LONDON (Reuters) - Electronic cigarette firms in Italy say a new levy that doubles the price of e-liquid refills unfairly helps tobacco giants like Philip Morris International and will hurt their industry.
The tax, which was adopted in January, is set at half the rate of that on traditional cigarettes. The controversy centers on the fact that the lower rate is applied to both electronic cigarettes and to tobacco products such as Marlboro HeatSticks, which Philip Morris is launching in Italy alongside a 500 million euro ($568 million) factory investment.
E-cigarette companies say applying the discount to tobacco products is unfair, and designed to help Big Tobacco. The firms and industry experts also say the method of calculating the tax is too complicated and gives an unfair discount to Philip Morris’ products.
“It’s unjust,” said Massimiliano Mancini, president of ANAFE-Confindustria, a national trade association of e-cig and e-liquids producers. “It’s clear that this legislation has been drafted for other interests than just taxing the e-cigs.” He declined to elaborate.
Philip Morris would not comment on whether the new law gave it an advantage. “We have shared our views with the government via public hearings just like our competitors and others,” a spokesman told Reuters by email.
It pledged last year to make HeatSticks and other “reduced risk” products in a new factory in Bologna. Shortly before the plant’s inauguration, the firm’s CEO in Italy, Eugenio Sidoli, told the Senate Finance Committee that he welcomed the new tax rules, saying they would create “a certain and stable” regulatory outlook for the kind of investment his company was making.
Italy is one of the first countries to tax e-cigarettes; the European Union is considering the idea. The devices do not use tobacco, which contains hundreds of toxins, but instead heat liquids laced with nicotine. Many scientists agree the products are probably safer than conventional cigarettes.
Other new devices such as Marlboro HeatSticks do use tobacco and have not yet been tested to the same degree. Unless studies prove they are as safe as e-cigarettes, e-cig firms say, they should not be taxed at the lower rate.
In all, Italy collects around 12 billion euros a year in tobacco taxes. Philip Morris’ products account for 7.5 billion euros of that, according to the testimony Sidoli gave the Senate committee last October.
But Italy’s tobacco tax take has declined by more than 500 million euros since 2013. The government has said that’s partly due to the rise in e-cigarette sales. It began to think about taxing the devices in 2013 and initially introduced a tax that more than tripled e-liquid prices, and also applied to batteries and chargers sold with e-cigarettes.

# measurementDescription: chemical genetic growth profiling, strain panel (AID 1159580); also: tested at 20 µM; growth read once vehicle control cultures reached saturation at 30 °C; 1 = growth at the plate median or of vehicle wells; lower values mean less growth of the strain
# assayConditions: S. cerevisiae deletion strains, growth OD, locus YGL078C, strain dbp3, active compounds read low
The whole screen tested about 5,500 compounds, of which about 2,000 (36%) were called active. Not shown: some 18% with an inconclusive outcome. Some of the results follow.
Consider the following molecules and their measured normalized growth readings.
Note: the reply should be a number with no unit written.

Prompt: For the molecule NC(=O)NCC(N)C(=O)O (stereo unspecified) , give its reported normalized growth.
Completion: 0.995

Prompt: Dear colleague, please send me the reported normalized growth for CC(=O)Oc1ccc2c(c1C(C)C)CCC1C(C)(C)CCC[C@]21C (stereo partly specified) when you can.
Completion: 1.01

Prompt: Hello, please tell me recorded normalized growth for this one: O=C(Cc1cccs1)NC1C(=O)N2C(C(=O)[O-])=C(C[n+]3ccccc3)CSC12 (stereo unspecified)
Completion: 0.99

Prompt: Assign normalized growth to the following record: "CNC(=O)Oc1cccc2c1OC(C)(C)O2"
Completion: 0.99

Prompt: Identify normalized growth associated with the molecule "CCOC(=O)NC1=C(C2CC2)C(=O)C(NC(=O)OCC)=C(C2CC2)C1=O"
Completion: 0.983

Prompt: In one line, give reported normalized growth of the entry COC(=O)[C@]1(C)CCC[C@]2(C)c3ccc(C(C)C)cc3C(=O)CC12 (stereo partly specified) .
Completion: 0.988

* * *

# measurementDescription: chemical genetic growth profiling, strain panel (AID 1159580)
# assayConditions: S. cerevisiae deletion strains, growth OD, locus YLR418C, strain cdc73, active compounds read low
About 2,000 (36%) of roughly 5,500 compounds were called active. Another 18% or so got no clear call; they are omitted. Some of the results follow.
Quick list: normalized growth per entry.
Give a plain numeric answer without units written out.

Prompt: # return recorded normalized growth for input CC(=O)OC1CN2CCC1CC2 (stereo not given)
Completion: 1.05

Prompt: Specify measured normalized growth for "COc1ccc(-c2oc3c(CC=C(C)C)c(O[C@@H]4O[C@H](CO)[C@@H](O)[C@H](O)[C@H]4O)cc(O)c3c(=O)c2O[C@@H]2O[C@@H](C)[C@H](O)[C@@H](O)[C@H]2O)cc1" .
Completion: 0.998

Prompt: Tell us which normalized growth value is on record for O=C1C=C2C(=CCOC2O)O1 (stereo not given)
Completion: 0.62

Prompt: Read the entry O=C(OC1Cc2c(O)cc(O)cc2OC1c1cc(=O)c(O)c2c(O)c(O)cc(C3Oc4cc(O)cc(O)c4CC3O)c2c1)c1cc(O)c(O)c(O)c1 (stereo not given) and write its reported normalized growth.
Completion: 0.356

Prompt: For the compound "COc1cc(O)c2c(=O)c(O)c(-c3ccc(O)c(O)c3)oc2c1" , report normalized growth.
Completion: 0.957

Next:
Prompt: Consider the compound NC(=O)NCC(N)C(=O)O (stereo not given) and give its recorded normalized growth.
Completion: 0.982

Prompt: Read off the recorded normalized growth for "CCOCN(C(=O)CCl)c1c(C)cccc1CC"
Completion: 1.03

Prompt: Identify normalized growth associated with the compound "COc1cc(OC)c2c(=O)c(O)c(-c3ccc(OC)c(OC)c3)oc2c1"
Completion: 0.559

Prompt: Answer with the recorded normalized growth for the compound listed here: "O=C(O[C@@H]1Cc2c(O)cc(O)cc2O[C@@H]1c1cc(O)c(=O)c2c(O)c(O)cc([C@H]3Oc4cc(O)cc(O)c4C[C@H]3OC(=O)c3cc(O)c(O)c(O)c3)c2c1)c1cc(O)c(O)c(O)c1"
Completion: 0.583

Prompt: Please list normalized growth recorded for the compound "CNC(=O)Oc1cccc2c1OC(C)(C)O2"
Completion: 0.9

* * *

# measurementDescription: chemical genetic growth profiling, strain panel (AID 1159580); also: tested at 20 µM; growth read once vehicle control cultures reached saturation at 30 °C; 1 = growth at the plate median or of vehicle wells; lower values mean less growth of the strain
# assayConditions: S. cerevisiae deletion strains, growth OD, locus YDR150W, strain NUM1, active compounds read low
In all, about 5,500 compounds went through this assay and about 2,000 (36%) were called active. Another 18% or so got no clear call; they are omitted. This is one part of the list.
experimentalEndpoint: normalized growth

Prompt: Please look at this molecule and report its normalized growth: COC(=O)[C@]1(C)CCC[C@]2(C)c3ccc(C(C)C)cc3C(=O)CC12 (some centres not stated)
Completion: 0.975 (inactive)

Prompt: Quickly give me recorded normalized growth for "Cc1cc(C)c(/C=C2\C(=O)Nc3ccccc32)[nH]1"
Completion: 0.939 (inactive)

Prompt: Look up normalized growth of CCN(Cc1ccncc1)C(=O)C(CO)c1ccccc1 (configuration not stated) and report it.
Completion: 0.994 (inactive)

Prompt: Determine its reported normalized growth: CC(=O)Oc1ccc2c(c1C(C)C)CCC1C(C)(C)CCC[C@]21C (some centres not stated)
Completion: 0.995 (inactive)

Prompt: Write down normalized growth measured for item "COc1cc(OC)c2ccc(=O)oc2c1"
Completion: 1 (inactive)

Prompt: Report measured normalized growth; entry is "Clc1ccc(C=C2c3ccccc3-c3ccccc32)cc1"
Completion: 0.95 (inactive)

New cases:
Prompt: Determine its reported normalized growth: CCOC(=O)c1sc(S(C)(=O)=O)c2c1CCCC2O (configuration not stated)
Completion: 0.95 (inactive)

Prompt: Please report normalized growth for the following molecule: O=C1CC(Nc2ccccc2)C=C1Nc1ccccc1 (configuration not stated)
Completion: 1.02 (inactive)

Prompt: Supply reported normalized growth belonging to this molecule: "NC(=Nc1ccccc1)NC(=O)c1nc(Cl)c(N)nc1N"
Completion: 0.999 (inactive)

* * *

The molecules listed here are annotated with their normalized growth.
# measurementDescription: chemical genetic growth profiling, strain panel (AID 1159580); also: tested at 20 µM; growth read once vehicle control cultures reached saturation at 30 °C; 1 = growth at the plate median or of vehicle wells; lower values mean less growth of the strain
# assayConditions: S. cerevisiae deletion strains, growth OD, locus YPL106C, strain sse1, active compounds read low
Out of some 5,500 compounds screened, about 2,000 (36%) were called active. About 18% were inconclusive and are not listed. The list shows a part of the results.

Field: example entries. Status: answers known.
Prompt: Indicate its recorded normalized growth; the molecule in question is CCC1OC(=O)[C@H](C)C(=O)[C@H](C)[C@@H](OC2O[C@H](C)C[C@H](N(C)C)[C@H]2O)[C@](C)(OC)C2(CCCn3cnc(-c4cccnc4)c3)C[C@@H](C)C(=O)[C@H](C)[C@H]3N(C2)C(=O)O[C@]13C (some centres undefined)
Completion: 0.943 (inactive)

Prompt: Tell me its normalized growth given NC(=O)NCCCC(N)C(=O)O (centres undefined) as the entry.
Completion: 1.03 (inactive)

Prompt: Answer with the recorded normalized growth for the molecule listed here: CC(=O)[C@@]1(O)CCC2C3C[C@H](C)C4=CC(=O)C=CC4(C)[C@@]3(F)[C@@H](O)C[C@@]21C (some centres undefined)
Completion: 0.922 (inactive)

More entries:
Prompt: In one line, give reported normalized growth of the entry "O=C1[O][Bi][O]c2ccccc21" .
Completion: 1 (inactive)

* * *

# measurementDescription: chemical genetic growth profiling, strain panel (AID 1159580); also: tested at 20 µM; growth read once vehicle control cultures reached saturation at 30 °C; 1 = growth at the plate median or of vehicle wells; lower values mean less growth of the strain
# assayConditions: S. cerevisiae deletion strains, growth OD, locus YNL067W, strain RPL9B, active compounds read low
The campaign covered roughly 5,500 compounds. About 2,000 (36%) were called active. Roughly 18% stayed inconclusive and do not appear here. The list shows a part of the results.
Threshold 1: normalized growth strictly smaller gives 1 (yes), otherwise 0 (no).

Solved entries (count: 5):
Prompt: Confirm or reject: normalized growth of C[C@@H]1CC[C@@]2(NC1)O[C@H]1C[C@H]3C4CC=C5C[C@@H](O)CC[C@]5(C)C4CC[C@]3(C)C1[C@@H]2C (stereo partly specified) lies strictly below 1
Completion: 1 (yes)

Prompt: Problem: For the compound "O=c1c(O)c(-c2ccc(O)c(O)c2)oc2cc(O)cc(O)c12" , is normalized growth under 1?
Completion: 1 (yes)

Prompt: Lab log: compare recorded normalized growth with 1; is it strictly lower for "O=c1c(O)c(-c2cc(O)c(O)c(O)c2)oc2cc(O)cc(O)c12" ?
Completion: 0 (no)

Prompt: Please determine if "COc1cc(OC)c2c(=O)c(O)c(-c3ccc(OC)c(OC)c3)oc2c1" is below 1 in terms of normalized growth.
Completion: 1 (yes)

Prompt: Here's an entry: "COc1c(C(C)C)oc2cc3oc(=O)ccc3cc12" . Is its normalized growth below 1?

That tax was blocked by Italian courts as too confusing, forcing Rome to rethink its plans. But e-cigarette distributors and some big tobacco companies object to the latest scheme, too.
The drawn-out controversy has hurt the industry in Italy, e-cig backers say. While e-cigarette use has been growing globally, the number of regular “vapers” in Italy has slumped to 255,000 from almost half a million in 2013, health ministry figures show. Thousands of e-cigarette shops have closed.
Italy’s Economy Ministry declined to comment.
Italy’s new law assumes that e-cigarettes are safer and should be taxed at a lower rate than traditional cigarettes. The e-cigarette lobby welcomes this but objects to extending that discount to other new products, such as the tobacco-based systems sold in Italy by Philip Morris and Japan Tobacco International (JTI), which heat tobacco in pen-like devices. The Philip Morris system uses tobacco sticks that look like mini cigarettes while JTI’s system, called Ploom, uses aluminum pods filled with tobacco.
Philip Morris says HeatSticks, which it is also testing in Japan, are potentially less harmful than traditional cigarettes “because they are not intended to be lit on fire and smoked, but rather heated and vaped.”
But neither it nor JTI include health claims in their marketing for heat-not-burn products. Philip Morris expects to have more scientific evidence during the first half of this year, its CEO told analysts earlier this month.
Even so, Italian lawmakers said in the tax decree that a tax discount on such products was justified by the “absence of combustion” which gives them “minor toxicity” compared with traditional cigarettes.
Valerio Forconi, Corporate Affairs and Legal Director in the Italian branch of tobacco giant Imperial Tobacco, says the principle of the tax is wrong.
Imperial, whose subsidiary Fontem Ventures plans to launch a new e-cig model in Rome in March, does not object to the tax charge, he said, but believes it is too high compared to tobacco products. Philip Morris’ HeatSticks can be lit and smoked, according to Forconi. This makes Italy perhaps “the only country in the world” that effectively gives Philip Morris a tax discount on smoking.
Philip Morris said HeatSticks should not be lit and smoked. “If burned,” the spokesman said, “the experience would not be pleasurable.”
Additional reporting by Giuseppe Fonte and Steve Scherer in Rome; Edited by Simon Robinson